“As for the impact of FUD on cloud adoption,” Bair wrote, “I think there will be a few more rounds of hand-wringing on the risks of cloud, but in the end, a pragmatic perspective will prevail. After all, whether your applications are hosted in the cloud, delivered through your own data center, or managed by an outsourcer in a remote location, outages and downtime will occur. Such failures happen in all environments. That’s why we have disaster recovery plans! For cloud-based applications, one must simply have a disaster plan that is architected for the cloud environment. Creating such a plan entails weighing the risks versus the rewards of various decisions.”

Bair’s analysis. Whitebox versus Blackbox. There are two approaches to exposing the implementation details of services. Blackbox services shield consumers from the implementation details; whitebox services provide transparency and visibility into one or more layers of implementation. Regardless of the approach, architects need to understand the potential points of failure and weigh the risks versus the costs of prevention.

For example, many data warehouse implementations are not architected and engineered for high availability because the businesses cannot justify the cost of maintaining full redundancy. The implication is that a major storage failure could impact data warehouse service levels for days or even weeks.

Will you apply different availability standards to a data warehouse hosted in the cloud as opposed to one run out of your data center? You may well, because your decision to use the cloud may include a goal of improved service levels to the business through better availability options. But do examine your thinking and what is really necessary for your recovery operations.

Two important aspects to consider in a data warehouse recovery scenario are:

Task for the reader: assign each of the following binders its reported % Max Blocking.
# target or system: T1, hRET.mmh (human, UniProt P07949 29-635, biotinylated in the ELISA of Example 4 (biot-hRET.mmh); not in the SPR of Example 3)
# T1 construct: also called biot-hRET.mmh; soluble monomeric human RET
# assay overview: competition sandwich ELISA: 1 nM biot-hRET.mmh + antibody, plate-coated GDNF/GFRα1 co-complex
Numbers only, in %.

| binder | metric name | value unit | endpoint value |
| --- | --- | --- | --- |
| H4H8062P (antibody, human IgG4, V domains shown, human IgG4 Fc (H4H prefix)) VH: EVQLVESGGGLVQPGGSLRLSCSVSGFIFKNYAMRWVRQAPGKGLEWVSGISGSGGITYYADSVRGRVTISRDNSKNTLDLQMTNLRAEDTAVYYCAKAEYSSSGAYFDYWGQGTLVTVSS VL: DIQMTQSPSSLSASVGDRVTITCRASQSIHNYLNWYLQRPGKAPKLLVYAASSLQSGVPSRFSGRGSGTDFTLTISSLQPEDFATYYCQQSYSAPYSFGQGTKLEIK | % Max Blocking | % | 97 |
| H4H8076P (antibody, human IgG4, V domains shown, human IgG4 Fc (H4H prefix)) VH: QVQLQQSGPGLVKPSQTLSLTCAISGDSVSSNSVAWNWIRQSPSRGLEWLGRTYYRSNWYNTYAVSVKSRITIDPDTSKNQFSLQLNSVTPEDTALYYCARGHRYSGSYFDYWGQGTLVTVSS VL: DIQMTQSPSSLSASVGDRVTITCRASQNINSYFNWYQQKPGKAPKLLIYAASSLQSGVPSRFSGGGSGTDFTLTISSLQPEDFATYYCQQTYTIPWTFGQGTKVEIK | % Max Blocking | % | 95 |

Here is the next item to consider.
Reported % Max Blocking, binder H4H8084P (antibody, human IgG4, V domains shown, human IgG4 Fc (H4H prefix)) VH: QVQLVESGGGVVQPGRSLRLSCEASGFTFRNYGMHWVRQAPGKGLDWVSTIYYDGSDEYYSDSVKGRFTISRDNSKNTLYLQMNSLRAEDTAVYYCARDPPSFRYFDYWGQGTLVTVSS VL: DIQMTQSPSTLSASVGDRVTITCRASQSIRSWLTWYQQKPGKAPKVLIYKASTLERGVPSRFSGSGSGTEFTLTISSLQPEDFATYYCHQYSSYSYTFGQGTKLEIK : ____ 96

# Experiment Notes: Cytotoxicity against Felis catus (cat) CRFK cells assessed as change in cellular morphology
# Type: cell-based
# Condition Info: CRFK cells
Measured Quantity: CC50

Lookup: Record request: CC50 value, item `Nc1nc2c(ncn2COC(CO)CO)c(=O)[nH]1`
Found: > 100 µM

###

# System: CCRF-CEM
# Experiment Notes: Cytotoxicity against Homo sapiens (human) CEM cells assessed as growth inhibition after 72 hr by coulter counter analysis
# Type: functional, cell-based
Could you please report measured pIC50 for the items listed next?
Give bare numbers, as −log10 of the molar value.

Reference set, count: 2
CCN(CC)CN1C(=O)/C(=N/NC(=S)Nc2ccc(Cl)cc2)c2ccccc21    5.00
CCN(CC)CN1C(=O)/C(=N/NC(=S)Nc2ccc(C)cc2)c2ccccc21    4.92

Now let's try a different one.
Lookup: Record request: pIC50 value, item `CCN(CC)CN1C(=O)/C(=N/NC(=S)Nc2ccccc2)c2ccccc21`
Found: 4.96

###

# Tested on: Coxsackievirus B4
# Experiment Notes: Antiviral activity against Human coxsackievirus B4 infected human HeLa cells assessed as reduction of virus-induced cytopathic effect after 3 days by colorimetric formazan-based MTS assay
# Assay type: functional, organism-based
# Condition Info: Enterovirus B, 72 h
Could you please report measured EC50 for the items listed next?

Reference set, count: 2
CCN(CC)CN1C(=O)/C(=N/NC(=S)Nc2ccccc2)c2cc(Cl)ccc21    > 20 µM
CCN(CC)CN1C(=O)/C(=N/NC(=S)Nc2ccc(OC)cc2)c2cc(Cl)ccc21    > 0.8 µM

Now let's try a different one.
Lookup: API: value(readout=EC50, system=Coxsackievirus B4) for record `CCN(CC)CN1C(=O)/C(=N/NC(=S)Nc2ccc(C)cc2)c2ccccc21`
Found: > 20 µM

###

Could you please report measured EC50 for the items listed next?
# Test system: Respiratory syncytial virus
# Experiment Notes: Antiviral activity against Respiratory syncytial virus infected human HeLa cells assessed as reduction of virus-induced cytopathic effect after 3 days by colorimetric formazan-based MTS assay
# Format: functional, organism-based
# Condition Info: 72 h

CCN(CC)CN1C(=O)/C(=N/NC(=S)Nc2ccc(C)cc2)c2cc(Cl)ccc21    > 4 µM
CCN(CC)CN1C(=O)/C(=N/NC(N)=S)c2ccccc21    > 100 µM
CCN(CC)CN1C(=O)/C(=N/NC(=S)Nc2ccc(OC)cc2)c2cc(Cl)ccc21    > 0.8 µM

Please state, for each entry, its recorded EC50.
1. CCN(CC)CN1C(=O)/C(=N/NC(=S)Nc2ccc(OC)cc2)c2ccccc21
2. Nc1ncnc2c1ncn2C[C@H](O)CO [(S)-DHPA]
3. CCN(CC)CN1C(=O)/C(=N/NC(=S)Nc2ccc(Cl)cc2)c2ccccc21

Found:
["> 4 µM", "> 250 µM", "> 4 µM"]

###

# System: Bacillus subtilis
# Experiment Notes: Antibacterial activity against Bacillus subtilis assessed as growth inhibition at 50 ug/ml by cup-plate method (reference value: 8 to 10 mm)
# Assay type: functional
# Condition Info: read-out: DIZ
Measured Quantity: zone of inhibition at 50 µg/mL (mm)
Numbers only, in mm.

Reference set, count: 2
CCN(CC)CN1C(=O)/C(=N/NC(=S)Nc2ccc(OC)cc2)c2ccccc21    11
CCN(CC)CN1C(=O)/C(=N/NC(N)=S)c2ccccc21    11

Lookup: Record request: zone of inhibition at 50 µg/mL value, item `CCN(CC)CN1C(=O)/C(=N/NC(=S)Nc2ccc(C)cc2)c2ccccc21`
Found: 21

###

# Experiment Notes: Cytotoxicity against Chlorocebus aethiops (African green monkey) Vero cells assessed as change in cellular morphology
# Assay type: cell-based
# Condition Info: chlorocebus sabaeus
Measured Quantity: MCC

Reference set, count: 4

1. How long can the sources or staging processes continue during a failure scenario without losing data?
2. Once operation is restored, how much spare capacity is required and how long will it take for the data warehouse systems to get caught up?
Interdependency. Service level and availability management are two key dimensions of data warehouse and business intelligence (BI) systems that often are not well understood or executed even in legacy data centers. One contributing factor is the often complex web of interdependencies between the data sources, BI systems, and data consumers.

The same principle holds for cloud services – the more abstracted or higher level a service, the more complex the implementation and the greater number of interdependencies that must be considered when engineering the implementation. Today’s sophisticated managed analytics environments combine multiple servers and services including ETL, data quality, database, analytics tools, applications, and portal-based web services, all of which must be coordinated in a consistent configuration, and any one of which, if misconfigured, can impact the quality of service.

Capacity Guarantees. When a single server fails and the cloud service has spare capacity, it is usually a simple process to instantiate a replacement server from backups. However, when many instances fail concurrently (or when the monitoring and control system thinks they have failed, even if they haven’t), simultaneous failover of hundreds or thousands of services can overload an infrastructure. As of the time of writing, Amazon has not yet identified a root cause for the outage, but from early reports, this is likely to be a key exacerbating factor. I should point out that this spare capacity problem exists in other virtualized environments, and even legacy server architectures.

In conclusion, computer programs are being used for everything from word processing, timekeeping and billing, to legal research and website management. According to experts, this applies to all types and sizes of law firms. I would recommend that firms take the leap and obtain litigation or case management software, now, in order to keep up with emerging trends that now include cloud computing which is an Internet-based computing system, where shared resources, software, and information are provided to computers and other devices on demand. I mention cloud computing because this natural evolution of the adoption of virtualization in a law office may force solo practitioners such as Attorney Ruth to buy software just “to keep up with the Joneses.”